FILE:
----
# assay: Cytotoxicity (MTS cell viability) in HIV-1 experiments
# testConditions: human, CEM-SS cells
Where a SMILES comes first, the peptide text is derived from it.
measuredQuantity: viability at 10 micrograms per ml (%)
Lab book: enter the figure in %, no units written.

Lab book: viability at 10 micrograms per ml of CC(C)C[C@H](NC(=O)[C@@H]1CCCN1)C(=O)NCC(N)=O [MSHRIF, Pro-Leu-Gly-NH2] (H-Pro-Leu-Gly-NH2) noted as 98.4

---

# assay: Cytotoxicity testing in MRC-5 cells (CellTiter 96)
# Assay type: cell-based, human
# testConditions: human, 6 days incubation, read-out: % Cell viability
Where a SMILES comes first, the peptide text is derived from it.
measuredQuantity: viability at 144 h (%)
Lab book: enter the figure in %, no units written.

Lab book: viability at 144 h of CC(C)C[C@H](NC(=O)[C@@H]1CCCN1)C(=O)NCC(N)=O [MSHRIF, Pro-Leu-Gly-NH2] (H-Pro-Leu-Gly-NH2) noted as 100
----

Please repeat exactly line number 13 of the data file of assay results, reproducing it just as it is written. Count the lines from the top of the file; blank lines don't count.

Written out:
Lab book: enter the figure in %, no units written.